Create your fulfillment file called “SimpleServlet.java” in the simpleaction directory with the following content:

package jp.eisbahn.actions.simpleaction;
import com.google.actions.api.App;
import javax.servlet.annotation.WebServlet;
import javax.servlet.http.HttpServlet;
import javax.servlet.http.HttpServletRequest;
import javax.servlet.http.HttpServletResponse;
import java.io.IOException;
import java.util.Collections;
import java.util.Map;
import java.util.concurrent.ExecutionException;
import java.util.stream.Collectors;
@WebServlet(name = "SimpleServlet", urlPatterns = {"/"}, loadOnStartup = 1)
public class SimpleServlet extends HttpServlet {
    private App app = new SimpleApp();
    @Override
protected void doPost(
HttpServletRequest req, HttpServletResponse resp)
throws IOException {
String requestBody =
req.getReader().lines().collect(Collectors.joining());
Map<String, String> headersMap =
Collections.list(req.getHeaderNames())
.stream()
.collect(Collectors.toMap(
name -> name,
req::getHeader));
try {
String responseBody =
app.handleRequest(requestBody, headersMap).get();
resp.setContentType("application/json; charset=utf-8");
resp.getWriter().write(responseBody);
} catch (InterruptedException | ExecutionException e) {
e.printStackTrace();
resp.setStatus(
HttpServletResponse.SC_INTERNAL_SERVER_ERROR);
resp.getWriter().write(e.getMessage());
}
}
}

To call the SimpleApp instance, you need the following information:

  • The string of the request body.
  • The Map<String, String> object that has all request header entries.

Then, call the handleRequest() method of the SimpleApp instance with these arguments. If the result of calling the method is successfully, the CompletableFuture<String> object is returned. This is for asynchronous like Promise in JavaScript. In the code above, the actual result is retrieved by calling the get() method.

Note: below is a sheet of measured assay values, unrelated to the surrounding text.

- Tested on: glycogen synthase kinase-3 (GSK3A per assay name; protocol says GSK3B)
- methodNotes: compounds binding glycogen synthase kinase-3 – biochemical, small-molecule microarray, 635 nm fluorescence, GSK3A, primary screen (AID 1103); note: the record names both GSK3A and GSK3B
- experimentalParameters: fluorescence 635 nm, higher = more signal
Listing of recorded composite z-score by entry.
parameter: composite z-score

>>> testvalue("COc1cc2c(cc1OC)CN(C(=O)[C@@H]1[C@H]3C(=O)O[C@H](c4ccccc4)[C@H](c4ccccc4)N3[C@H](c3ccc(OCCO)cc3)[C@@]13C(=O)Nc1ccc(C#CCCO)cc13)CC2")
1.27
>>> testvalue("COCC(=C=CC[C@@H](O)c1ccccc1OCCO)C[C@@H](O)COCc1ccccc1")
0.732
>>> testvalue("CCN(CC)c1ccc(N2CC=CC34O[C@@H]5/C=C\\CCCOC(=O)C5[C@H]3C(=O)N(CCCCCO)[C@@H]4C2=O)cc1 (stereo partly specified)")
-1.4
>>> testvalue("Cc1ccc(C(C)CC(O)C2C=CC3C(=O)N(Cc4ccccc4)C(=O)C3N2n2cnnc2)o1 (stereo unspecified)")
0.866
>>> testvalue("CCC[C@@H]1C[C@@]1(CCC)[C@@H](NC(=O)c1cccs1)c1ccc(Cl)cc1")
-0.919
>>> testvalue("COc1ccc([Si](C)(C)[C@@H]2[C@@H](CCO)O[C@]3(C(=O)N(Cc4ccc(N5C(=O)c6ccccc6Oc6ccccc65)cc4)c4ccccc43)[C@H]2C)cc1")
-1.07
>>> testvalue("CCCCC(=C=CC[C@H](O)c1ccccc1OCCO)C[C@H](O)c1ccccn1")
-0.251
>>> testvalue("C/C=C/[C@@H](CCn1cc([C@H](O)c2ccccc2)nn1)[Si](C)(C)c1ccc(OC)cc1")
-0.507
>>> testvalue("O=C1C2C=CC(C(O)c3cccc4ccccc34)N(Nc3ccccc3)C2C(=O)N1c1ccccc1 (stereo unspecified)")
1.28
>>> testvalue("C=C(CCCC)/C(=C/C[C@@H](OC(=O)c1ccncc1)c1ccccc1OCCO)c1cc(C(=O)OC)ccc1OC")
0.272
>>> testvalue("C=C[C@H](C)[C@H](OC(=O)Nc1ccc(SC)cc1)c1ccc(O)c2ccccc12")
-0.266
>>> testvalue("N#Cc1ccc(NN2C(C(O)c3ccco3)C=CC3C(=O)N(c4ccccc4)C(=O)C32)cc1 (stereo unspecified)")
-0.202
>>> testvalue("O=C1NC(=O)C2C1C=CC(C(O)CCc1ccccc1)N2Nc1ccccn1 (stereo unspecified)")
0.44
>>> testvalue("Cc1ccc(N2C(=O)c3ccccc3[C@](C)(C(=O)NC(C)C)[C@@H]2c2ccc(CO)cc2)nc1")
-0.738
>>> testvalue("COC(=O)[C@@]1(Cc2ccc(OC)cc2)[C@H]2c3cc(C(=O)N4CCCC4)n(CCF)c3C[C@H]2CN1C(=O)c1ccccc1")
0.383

The result is a string value of the response represents as JSON string. The SimpleServlet sends the response string with the Writer object retrieved by calling the getWriter() method.

Create Configuration File for AppEngine

Last, you need to prepare a configuration file for AppEngine. Create a new directory where you put the file by the following command:

$ mkdir -p src/main/webapp/WEB-INF

Then, create the following file called “appengine-web.xml” into the WEB-INF directory:

<?xml version="1.0" encoding="UTF-8"?>
<appengine-web-app xmlns="http://appengine.google.com/ns/1.0">
<runtime>java8</runtime>
<threadsafe>true</threadsafe>
</appengine-web-app>

Deploy Your Code to AppEngine

Ok, you created all files. Now, you can deploy your code to the AppEngine. First, if other project is selected, you need to specify your target project that you want to deploy your code.

$ gcloud config set project <YOUR_PROJECT_ID>

Let’s deploy your code by the following command:

$ gradle appengineDeploy

If the deployment is successfully, you can test it by the following command:

$ curl -v -X POST -d "{}" https://<PROJECT_ID>.appspot.com/

It’s Ok, if you receive like the following output:

< HTTP/2 500 
< x-cloud-trace-context: 4ba6987ee3351d91cd43fff194b79962;o=1
< date: Mon, 21 Jan 2019 00:36:39 GMT
< content-type: text/html
< server: Google Frontend
< content-length: 55
< alt-svc: quic=":443"; ma=2592000; v="44,43,39,35"
<
* Curl_http_done: called premature == 0
* Connection #0 to host azure-test-65d3c.appspot.com left intact
java.lang.Exception: Intent handler not found - INVALID%

The message “Intent handler not found” was returned by the Actions on Google Java/Kotlin Client Library.

After deploying, register the URL as the fulfillment webhook URL on your Dialogflow agent. Then, invoke your action on the Actions simulator. You should get the response “Hello, Google AppEngine!” from the Google Assistant.

Conclusion

If you’re a Java programmer, you can build your actions for Google Assistant with the Actions on Google Java/Kotlin Client Library and the Java language that you are used to. I’m happy if this article becomes useful as you when you’re interested in building actions for the Google Assistant.

Last, you can get the complete code set from the following GitHub repository: